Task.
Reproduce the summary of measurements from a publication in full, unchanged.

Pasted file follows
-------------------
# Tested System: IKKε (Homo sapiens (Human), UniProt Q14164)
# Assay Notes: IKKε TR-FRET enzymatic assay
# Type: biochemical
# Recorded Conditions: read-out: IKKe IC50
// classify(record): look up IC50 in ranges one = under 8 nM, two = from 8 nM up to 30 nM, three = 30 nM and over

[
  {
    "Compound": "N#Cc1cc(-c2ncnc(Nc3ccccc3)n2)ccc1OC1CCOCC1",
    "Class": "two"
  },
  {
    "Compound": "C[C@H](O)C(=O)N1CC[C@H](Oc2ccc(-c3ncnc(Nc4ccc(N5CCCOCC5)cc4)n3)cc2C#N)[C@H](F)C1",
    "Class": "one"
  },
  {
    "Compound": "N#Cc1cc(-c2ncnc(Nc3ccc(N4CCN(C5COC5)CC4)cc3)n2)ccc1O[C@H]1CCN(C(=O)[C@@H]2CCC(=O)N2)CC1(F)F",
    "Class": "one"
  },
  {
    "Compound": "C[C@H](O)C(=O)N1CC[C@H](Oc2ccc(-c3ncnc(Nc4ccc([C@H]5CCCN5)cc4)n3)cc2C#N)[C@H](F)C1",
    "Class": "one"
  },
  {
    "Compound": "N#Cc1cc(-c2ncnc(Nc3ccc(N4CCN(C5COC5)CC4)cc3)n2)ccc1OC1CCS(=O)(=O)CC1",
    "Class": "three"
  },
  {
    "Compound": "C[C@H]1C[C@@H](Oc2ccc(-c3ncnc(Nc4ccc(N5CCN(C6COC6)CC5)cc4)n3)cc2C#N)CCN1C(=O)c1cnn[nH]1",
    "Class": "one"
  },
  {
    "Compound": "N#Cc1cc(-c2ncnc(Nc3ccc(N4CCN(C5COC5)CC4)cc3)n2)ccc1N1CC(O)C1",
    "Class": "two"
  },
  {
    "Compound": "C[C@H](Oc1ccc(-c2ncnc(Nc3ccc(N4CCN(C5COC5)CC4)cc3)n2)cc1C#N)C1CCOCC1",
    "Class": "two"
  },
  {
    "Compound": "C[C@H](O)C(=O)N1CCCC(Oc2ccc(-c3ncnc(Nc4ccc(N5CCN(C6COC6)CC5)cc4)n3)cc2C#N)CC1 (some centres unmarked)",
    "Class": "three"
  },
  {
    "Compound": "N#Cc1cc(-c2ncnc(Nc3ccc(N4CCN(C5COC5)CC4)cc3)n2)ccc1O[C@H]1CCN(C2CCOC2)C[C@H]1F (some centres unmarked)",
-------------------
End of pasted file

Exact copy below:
# Tested System: IKKε (Homo sapiens (Human), UniProt Q14164)
# Assay Notes: IKKε TR-FRET enzymatic assay
# Type: biochemical
# Recorded Conditions: read-out: IKKe IC50
// classify(record): look up IC50 in ranges one = under 8 nM, two = from 8 nM up to 30 nM, three = 30 nM and over

[
  {
    "Compound": "N#Cc1cc(-c2ncnc(Nc3ccccc3)n2)ccc1OC1CCOCC1",
    "Class": "two"
  },
  {
    "Compound": "C[C@H](O)C(=O)N1CC[C@H](Oc2ccc(-c3ncnc(Nc4ccc(N5CCCOCC5)cc4)n3)cc2C#N)[C@H](F)C1",
    "Class": "one"
  },
  {
    "Compound": "N#Cc1cc(-c2ncnc(Nc3ccc(N4CCN(C5COC5)CC4)cc3)n2)ccc1O[C@H]1CCN(C(=O)[C@@H]2CCC(=O)N2)CC1(F)F",
    "Class": "one"
  },
  {
    "Compound": "C[C@H](O)C(=O)N1CC[C@H](Oc2ccc(-c3ncnc(Nc4ccc([C@H]5CCCN5)cc4)n3)cc2C#N)[C@H](F)C1",
    "Class": "one"
  },
  {
    "Compound": "N#Cc1cc(-c2ncnc(Nc3ccc(N4CCN(C5COC5)CC4)cc3)n2)ccc1OC1CCS(=O)(=O)CC1",
    "Class": "three"
  },
  {
    "Compound": "C[C@H]1C[C@@H](Oc2ccc(-c3ncnc(Nc4ccc(N5CCN(C6COC6)CC5)cc4)n3)cc2C#N)CCN1C(=O)c1cnn[nH]1",
    "Class": "one"
  },
  {
    "Compound": "N#Cc1cc(-c2ncnc(Nc3ccc(N4CCN(C5COC5)CC4)cc3)n2)ccc1N1CC(O)C1",
    "Class": "two"
  },
  {
    "Compound": "C[C@H](Oc1ccc(-c2ncnc(Nc3ccc(N4CCN(C5COC5)CC4)cc3)n2)cc1C#N)C1CCOCC1",
    "Class": "two"
  },
  {
    "Compound": "C[C@H](O)C(=O)N1CCCC(Oc2ccc(-c3ncnc(Nc4ccc(N5CCN(C6COC6)CC5)cc4)n3)cc2C#N)CC1 (some centres unmarked)",
    "Class": "three"
  },
  {
    "Compound": "N#Cc1cc(-c2ncnc(Nc3ccc(N4CCN(C5COC5)CC4)cc3)n2)ccc1O[C@H]1CCN(C2CCOC2)C[C@H]1F (some centres unmarked)",